Of ribbons and bows


I love ribbons and bows, and I love them even more after my visit to Japan. Over there, this simple accessory which emphasises femininity and cuteness all at once, is used in abundance.

At the back of the kimono, on a scarf around the neck, in a hairband on the head, in front and behind a winter coat. Just name the fashion item, and there’s bound to be a ribbon on it. And there are so many different ways to tie a bow.


Ribbon is said to have originated in France, but today Japanese manufacturers lead the world in the production of the high-quality ribbon used by the global fashion industry. Ribbons are being worn around the waist like belts; are decorating hemlines; and are being used as trim to add a touch of softness to the winter coats.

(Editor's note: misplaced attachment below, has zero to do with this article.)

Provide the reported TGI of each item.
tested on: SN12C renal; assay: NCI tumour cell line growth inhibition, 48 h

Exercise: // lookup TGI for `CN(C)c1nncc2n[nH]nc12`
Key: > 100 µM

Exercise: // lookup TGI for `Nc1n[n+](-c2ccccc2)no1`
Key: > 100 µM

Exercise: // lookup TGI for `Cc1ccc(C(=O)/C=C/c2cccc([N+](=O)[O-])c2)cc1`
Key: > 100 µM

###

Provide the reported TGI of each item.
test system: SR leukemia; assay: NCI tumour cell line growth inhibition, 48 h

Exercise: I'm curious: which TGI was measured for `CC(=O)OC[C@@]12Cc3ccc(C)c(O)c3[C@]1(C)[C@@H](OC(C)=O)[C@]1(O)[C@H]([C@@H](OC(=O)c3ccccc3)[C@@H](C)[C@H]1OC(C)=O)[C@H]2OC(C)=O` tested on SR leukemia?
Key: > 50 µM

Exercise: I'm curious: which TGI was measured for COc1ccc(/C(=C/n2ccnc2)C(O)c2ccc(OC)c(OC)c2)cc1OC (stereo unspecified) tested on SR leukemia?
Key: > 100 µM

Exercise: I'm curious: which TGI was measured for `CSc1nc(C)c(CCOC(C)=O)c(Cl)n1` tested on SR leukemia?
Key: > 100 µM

Over 90% of the ribbon made in Japan comes from a single region, Fukui Prefecture, which is located near the ancient city of Kyoto. The prefecture’s origins as a ribbon manufacturing center lie in the Meiji period (1868-1912). 


Then, Fukui artisans began making ribbons for kimono collars and hems, as well as hats, and these adornments soon caught on.

Perhaps what I find special is how the Japanese manage to make the ribbon look elegant, beyond that sweet cuteness which can often appear juvenile. It’s also interesting to note how this simple accessory is able to spruce up and smarten an outfit in an instant.


Many people wonder the reason why Japanese women are able to look so chic and groomed. I’d like to think the real secret of it lies in the Japanese’ clever use of ribbons and bows.

(Photos taken from various sources.)

Explore posts in the same categories: Fashion, Life, Travel

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